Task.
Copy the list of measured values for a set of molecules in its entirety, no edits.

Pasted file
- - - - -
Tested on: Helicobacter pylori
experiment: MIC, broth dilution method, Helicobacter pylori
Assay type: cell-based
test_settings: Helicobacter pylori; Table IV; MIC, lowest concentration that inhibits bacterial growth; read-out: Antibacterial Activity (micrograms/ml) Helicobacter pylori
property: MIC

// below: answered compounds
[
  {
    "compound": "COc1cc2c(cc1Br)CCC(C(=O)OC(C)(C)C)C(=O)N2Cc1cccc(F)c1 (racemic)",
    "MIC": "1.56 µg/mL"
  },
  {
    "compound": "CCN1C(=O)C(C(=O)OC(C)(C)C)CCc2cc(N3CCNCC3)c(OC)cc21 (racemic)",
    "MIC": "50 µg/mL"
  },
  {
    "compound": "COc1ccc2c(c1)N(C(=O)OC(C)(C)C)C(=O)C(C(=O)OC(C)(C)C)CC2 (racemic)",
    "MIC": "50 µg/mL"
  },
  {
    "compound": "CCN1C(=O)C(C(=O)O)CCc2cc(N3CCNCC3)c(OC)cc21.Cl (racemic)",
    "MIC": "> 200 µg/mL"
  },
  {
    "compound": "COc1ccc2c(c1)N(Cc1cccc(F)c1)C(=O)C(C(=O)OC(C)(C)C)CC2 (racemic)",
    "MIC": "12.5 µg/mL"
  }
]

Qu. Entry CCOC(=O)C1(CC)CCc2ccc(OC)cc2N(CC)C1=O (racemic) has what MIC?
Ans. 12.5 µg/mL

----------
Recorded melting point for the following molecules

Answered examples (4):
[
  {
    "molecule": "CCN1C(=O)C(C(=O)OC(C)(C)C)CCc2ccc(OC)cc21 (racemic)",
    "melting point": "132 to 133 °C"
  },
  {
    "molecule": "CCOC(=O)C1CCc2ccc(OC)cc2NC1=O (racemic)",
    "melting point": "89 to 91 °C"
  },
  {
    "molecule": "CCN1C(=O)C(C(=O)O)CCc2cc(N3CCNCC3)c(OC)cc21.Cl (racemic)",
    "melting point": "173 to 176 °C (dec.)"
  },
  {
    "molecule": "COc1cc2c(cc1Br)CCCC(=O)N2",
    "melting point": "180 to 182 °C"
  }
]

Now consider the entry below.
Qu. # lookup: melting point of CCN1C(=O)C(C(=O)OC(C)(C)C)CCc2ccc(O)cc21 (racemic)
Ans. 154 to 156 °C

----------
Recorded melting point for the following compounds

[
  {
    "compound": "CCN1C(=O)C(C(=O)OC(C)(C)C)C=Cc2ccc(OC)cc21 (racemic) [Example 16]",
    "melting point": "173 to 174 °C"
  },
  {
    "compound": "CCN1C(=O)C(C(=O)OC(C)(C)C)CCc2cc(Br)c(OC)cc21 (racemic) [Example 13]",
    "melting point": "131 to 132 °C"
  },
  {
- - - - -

Tested on: Helicobacter pylori
experiment: MIC, broth dilution method, Helicobacter pylori
Assay type: cell-based
test_settings: Helicobacter pylori; Table IV; MIC, lowest concentration that inhibits bacterial growth; read-out: Antibacterial Activity (micrograms/ml) Helicobacter pylori
property: MIC

// below: answered compounds
[
  {
    "compound": "COc1cc2c(cc1Br)CCC(C(=O)OC(C)(C)C)C(=O)N2Cc1cccc(F)c1 (racemic)",
    "MIC": "1.56 µg/mL"
  },
  {
    "compound": "CCN1C(=O)C(C(=O)OC(C)(C)C)CCc2cc(N3CCNCC3)c(OC)cc21 (racemic)",
    "MIC": "50 µg/mL"
  },
  {
    "compound": "COc1ccc2c(c1)N(C(=O)OC(C)(C)C)C(=O)C(C(=O)OC(C)(C)C)CC2 (racemic)",
    "MIC": "50 µg/mL"
  },
  {
    "compound": "CCN1C(=O)C(C(=O)O)CCc2cc(N3CCNCC3)c(OC)cc21.Cl (racemic)",
    "MIC": "> 200 µg/mL"
  },
  {
    "compound": "COc1ccc2c(c1)N(Cc1cccc(F)c1)C(=O)C(C(=O)OC(C)(C)C)CC2 (racemic)",
    "MIC": "12.5 µg/mL"
  }
]

Qu. Entry CCOC(=O)C1(CC)CCc2ccc(OC)cc2N(CC)C1=O (racemic) has what MIC?
Ans. 12.5 µg/mL

----------
Recorded melting point for the following molecules

Answered examples (4):
[
  {
    "molecule": "CCN1C(=O)C(C(=O)OC(C)(C)C)CCc2ccc(OC)cc21 (racemic)",
    "melting point": "132 to 133 °C"
  },
  {
    "molecule": "CCOC(=O)C1CCc2ccc(OC)cc2NC1=O (racemic)",
    "melting point": "89 to 91 °C"
  },
  {
    "molecule": "CCN1C(=O)C(C(=O)O)CCc2cc(N3CCNCC3)c(OC)cc21.Cl (racemic)",
    "melting point": "173 to 176 °C (dec.)"
  },
  {
    "molecule": "COc1cc2c(cc1Br)CCCC(=O)N2",
    "melting point": "180 to 182 °C"
  }
]

Now consider the entry below.
Qu. # lookup: melting point of CCN1C(=O)C(C(=O)OC(C)(C)C)CCc2ccc(O)cc21 (racemic)
Ans. 154 to 156 °C

----------
Recorded melting point for the following compounds

[
  {
    "compound": "CCN1C(=O)C(C(=O)OC(C)(C)C)C=Cc2ccc(OC)cc21 (racemic) [Example 16]",
    "melting point": "173 to 174 °C"
  },
  {
    "compound": "CCN1C(=O)C(C(=O)OC(C)(C)C)CCc2cc(Br)c(OC)cc21 (racemic) [Example 13]",
    "melting point": "131 to 132 °C"
  },
  {